Allyson Hugley headshot blog header

What does it take to identify risks to your business stemming from false or potentially damaging narratives? How do you build equity into your credibility curve, and why does it matter? What exactly is “information hygiene”? 

On January 27, in the first Zignal Labs Virtual Town Hall of 2021, we hosted a panel of expert guests to talk about how businesses can protect themselves from disinformation and other narrative-borne threats, and what the implications are – not just for individual companies, but for society itself. 

One of our guests was Allyson Hugley, VP, Analytics and Market Research, Global Comms at Prudential Financial. Allyson has over 20 years of experience developing audience intelligence, media research, and digital analytics to inform business strategy. At Prudential, she’s evolving how her team thinks about narrative-borne threats  stemming from conversations online. In our Town Hall, she shared her insights and unique perspective on this pivotal issue.

Keep reading for 5 things our audience learned from Allyson about narrative-borne threats and what businesses can do to protect against them. 

Watch the recorded Town Hall here.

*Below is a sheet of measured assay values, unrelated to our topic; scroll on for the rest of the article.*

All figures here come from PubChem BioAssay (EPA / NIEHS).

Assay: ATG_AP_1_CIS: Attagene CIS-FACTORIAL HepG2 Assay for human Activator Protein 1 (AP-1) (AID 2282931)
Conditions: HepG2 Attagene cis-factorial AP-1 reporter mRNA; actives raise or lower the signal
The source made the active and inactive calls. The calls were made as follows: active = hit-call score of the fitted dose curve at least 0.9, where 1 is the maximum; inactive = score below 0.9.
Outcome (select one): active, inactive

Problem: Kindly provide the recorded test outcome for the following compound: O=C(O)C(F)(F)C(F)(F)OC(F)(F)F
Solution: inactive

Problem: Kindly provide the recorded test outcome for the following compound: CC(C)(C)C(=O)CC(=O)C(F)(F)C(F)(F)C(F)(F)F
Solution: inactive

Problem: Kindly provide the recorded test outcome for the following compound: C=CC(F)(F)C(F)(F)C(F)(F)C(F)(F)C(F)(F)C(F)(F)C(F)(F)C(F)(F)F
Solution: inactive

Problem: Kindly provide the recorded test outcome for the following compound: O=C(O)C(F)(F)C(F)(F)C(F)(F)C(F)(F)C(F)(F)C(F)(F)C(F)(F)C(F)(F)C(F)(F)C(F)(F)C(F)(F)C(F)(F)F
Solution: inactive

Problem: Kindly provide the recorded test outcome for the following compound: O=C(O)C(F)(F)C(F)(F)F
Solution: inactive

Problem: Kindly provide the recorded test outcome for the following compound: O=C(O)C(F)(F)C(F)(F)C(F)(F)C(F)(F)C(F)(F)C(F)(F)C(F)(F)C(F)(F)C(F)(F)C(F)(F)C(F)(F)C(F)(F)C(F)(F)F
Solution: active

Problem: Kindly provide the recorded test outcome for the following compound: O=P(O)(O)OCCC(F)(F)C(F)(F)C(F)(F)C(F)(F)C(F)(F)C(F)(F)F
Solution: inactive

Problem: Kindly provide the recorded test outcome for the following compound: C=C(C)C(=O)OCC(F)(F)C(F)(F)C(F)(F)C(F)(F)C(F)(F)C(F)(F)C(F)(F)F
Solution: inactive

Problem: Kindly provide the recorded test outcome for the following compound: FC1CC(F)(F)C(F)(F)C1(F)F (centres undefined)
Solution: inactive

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1. Take Signs of Narrative-Borne Threats – Even the Smaller Ones – Seriously

Narrative-borne threats are among the biggest issues businesses – and society at large – face today. Historically, teams charged with monitoring for business risks (like those that can stem from unchecked disinformation narratives) often reserved their response resources for big, glaring signs of major threats.

But Allyson argues that, at least for her team at Prudential, this strategy of only addressing the loudest signals of potentially harmful narratives doesn’t cut it anymore. “There’s a need to pivot in how we pick up the signals that we’re looking for,” she says. “We are beginning to home in a bit more on what previously we would have thought were outlier signals, or smaller signals we would have been more likely to dismiss…What might be lower volume now takes on greater importance, because it potentially is a signal of something that is happening at a significant level in our environment.”

“We are beginning to home in a bit more on what previously we would have thought were outlier signals, or smaller signals we would have been more likely to dismiss.”
Allyson Hugley, Prudential Financial

So what will it take for teams to make this pivot? Allyson has thoughts on that, too. And her first tip is…